Building Private Label Buzz with Internal Audiences
Charting the future of public relations
Holmes Report

Building Private Label Buzz with Internal Audiences

In the extremely competitive supermarket industry, where profit margins are notoriously thin and maintaining brand loyalty is a continuous challenge, private label programs have proven to be the area with the greatest potential for success in both areas.

Paul Holmes

In the extremely competitive supermarket industry, where profit margins are notoriously thin and maintaining brand loyalty is a continuous challenge, private label programs have proven to be the area with the greatest potential for success in both areas.  Safeway’s private label division, Safeway Corporate Brands, is the clear industry leader in the area and the implementation of an internal branding initiative for their private label program would ensure ongoing enthusiasm for and knowledge of a constant stream of new products.


Challenge:  Private label programs have been part of the Supermarket industry for decades.  For much of that time these products have been looked on as “second-tier” generic substitutes for well-established national brand items – both by the consumer and by the supermarket chains themselves.  All that began to change during the 1990’s, as industry leaders recognized the potential for transforming their private label lines into branded entities rich with customer loyalty and increased profit margins. 

Safeway Corporate Brands was a leader in this transformation, with the launch of its Safeway SELECT line of products in 1993.  With its beautifully designed packaging, attention to quality, authentic ingredients and lower price point, the line was a huge success and a major step forward in shedding the generic, “copy-cat” reputation of store brands.  As the Safeway SELECT line of products – and its success with customers—continued to grow, Safeway needed a way to communicate the philosophy behind the line and its differentiation from other store brands, with little or no budget for advertising or other marketing efforts.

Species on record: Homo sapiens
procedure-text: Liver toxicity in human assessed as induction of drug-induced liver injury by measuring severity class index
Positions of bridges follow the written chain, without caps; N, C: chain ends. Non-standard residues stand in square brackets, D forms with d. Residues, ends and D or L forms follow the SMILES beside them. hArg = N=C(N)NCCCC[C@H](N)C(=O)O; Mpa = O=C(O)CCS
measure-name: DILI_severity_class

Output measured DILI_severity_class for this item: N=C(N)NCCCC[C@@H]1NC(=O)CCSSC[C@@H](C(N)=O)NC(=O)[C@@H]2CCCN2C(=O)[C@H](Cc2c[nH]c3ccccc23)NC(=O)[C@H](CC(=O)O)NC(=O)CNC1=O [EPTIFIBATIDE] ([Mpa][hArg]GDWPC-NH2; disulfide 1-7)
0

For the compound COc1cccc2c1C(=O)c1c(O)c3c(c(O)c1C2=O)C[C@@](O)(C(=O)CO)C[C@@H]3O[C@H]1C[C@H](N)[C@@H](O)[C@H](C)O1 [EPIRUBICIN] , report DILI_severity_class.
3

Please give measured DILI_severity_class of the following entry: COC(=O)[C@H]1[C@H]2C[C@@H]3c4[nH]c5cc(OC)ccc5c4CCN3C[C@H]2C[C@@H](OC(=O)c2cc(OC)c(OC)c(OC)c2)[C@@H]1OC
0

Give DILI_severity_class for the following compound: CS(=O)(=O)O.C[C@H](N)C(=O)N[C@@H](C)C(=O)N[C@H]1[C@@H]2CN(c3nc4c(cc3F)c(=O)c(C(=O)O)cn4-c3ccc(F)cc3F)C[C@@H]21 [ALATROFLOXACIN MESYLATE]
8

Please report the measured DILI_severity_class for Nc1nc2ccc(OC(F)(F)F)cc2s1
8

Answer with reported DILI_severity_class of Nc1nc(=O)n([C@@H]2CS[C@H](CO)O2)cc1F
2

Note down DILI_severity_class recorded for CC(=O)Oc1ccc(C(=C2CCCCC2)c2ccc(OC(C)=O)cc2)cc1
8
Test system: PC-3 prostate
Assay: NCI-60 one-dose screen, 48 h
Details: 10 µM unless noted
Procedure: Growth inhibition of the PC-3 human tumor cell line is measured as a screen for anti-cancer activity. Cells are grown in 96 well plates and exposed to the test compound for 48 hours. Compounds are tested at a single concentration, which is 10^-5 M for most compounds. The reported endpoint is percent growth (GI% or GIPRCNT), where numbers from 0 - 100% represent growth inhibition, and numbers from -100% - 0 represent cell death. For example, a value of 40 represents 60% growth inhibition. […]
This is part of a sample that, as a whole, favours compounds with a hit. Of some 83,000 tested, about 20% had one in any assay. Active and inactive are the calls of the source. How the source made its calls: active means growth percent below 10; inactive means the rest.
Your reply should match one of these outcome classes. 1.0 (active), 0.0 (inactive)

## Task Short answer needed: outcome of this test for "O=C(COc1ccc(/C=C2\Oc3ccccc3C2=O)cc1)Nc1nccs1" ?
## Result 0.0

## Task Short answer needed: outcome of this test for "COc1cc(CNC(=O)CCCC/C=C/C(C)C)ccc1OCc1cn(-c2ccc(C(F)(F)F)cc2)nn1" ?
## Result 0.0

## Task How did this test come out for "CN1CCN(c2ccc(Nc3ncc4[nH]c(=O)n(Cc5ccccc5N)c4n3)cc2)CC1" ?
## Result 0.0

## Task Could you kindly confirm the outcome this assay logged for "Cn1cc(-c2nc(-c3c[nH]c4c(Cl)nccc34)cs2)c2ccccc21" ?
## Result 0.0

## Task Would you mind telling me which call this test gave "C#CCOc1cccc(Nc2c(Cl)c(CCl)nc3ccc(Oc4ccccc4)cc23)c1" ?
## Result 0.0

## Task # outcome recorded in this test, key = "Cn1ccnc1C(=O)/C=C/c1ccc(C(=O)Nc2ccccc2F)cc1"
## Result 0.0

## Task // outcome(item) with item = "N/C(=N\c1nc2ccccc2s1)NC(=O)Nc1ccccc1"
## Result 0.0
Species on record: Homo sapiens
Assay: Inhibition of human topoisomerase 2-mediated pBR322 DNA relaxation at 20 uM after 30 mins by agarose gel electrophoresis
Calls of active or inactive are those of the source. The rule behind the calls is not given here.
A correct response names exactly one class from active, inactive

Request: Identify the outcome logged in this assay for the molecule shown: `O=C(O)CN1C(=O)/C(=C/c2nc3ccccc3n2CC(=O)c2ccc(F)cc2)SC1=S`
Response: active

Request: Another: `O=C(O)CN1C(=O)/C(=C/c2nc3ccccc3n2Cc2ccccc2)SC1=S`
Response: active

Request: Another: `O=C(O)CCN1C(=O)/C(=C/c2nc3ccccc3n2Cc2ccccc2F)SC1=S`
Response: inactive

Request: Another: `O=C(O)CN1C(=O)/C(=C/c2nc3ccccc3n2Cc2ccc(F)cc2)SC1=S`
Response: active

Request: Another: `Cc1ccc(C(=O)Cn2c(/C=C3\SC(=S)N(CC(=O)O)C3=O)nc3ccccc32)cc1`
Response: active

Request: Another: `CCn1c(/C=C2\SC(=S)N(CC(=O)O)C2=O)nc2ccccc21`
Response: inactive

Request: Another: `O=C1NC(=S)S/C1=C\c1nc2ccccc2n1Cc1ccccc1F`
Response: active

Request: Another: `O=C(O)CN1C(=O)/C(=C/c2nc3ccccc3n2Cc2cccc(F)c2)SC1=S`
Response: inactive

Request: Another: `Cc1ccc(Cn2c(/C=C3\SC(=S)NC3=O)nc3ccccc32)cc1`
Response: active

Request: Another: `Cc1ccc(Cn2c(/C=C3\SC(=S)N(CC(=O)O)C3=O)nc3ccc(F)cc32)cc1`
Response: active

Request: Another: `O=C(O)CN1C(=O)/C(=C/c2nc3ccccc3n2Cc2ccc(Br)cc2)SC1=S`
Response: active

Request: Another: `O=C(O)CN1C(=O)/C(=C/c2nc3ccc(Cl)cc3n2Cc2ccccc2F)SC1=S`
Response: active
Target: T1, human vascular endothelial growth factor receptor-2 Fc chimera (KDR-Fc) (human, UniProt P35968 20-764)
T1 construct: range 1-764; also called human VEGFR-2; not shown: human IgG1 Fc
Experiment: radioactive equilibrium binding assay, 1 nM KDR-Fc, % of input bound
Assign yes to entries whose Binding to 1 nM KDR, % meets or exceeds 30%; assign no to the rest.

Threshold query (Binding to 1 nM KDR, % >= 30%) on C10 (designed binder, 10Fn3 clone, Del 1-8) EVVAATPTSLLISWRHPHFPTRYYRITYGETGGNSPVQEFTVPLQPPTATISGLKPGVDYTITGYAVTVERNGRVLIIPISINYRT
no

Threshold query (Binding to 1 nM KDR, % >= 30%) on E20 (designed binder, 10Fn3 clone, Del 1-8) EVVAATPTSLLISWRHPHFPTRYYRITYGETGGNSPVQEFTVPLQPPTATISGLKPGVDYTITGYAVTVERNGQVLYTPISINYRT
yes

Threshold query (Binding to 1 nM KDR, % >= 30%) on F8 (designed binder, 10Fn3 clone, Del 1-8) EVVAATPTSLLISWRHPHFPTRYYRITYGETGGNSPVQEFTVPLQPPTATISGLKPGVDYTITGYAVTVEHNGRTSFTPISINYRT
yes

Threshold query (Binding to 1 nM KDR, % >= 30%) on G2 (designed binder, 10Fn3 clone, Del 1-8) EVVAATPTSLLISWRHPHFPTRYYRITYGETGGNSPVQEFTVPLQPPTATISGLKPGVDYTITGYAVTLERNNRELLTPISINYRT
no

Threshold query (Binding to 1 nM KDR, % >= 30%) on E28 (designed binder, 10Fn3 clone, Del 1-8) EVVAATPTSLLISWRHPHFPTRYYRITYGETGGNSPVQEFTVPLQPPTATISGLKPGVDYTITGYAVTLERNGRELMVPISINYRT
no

Solution:   Safeway, Inc. recognized that the easiest way to get their message out would be through their 200,000 employees, whose regular interaction and established relationships with Safeway customers – not to mention family and friends – provided the ideal forum for communicating brand messages.  Recognizing that fostering enthusiasm for the line among Safeway employees would be key– Safeway Corporate Brands tasked Porter Novelli San Francisco with creating an original employee publication that would provide Safeway employees with an ongoing orientation to Safeway Corporate Brands’ Private Label program, educating them about product lines overall and specific new product introductions, while selling the culture, commitment to quality and teamwork that is inherent in developing and managing Safeway brand products.  Porter Novelli aimed to cultivate pride and ownership in Safeway Brand products to spur enhanced interaction between Safeway employees and customers, friends and family about the benefits of Safeway products.